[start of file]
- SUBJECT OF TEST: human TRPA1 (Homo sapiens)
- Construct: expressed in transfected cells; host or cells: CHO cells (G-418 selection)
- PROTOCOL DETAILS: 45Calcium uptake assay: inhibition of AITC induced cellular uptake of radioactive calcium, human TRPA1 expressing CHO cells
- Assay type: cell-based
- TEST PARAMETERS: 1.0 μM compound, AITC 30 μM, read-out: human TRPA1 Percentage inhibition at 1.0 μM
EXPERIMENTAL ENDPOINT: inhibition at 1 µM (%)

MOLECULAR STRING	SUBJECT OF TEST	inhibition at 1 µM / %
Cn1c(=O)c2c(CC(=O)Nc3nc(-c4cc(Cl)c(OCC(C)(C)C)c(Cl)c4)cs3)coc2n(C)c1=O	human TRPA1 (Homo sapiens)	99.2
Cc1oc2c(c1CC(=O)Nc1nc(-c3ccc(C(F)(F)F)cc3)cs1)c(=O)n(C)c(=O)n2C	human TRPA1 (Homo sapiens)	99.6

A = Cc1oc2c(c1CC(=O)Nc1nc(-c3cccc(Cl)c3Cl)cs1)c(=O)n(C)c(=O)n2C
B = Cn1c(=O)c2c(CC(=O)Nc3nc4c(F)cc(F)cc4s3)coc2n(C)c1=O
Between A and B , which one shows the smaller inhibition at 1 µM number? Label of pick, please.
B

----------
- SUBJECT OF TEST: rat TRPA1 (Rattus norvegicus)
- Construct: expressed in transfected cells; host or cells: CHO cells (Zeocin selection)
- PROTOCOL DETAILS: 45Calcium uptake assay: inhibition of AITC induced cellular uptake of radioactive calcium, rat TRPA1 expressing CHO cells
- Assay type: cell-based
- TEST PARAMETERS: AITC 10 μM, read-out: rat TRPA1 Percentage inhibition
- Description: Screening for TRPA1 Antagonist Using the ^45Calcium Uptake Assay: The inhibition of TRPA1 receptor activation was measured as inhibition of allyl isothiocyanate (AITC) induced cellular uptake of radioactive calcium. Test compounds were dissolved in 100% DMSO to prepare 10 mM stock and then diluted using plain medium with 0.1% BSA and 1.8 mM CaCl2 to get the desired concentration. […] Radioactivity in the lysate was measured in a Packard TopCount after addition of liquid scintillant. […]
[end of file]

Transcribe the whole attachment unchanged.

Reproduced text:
- SUBJECT OF TEST: human TRPA1 (Homo sapiens)
- Construct: expressed in transfected cells; host or cells: CHO cells (G-418 selection)
- PROTOCOL DETAILS: 45Calcium uptake assay: inhibition of AITC induced cellular uptake of radioactive calcium, human TRPA1 expressing CHO cells
- Assay type: cell-based
- TEST PARAMETERS: 1.0 μM compound, AITC 30 μM, read-out: human TRPA1 Percentage inhibition at 1.0 μM
EXPERIMENTAL ENDPOINT: inhibition at 1 µM (%)

MOLECULAR STRING	SUBJECT OF TEST	inhibition at 1 µM / %
Cn1c(=O)c2c(CC(=O)Nc3nc(-c4cc(Cl)c(OCC(C)(C)C)c(Cl)c4)cs3)coc2n(C)c1=O	human TRPA1 (Homo sapiens)	99.2
Cc1oc2c(c1CC(=O)Nc1nc(-c3ccc(C(F)(F)F)cc3)cs1)c(=O)n(C)c(=O)n2C	human TRPA1 (Homo sapiens)	99.6

A = Cc1oc2c(c1CC(=O)Nc1nc(-c3cccc(Cl)c3Cl)cs1)c(=O)n(C)c(=O)n2C
B = Cn1c(=O)c2c(CC(=O)Nc3nc4c(F)cc(F)cc4s3)coc2n(C)c1=O
Between A and B , which one shows the smaller inhibition at 1 µM number? Label of pick, please.
B

----------
- SUBJECT OF TEST: rat TRPA1 (Rattus norvegicus)
- Construct: expressed in transfected cells; host or cells: CHO cells (Zeocin selection)
- PROTOCOL DETAILS: 45Calcium uptake assay: inhibition of AITC induced cellular uptake of radioactive calcium, rat TRPA1 expressing CHO cells
- Assay type: cell-based
- TEST PARAMETERS: AITC 10 μM, read-out: rat TRPA1 Percentage inhibition
- Description: Screening for TRPA1 Antagonist Using the ^45Calcium Uptake Assay: The inhibition of TRPA1 receptor activation was measured as inhibition of allyl isothiocyanate (AITC) induced cellular uptake of radioactive calcium. Test compounds were dissolved in 100% DMSO to prepare 10 mM stock and then diluted using plain medium with 0.1% BSA and 1.8 mM CaCl2 to get the desired concentration. […] Radioactivity in the lysate was measured in a Packard TopCount after addition of liquid scintillant. […]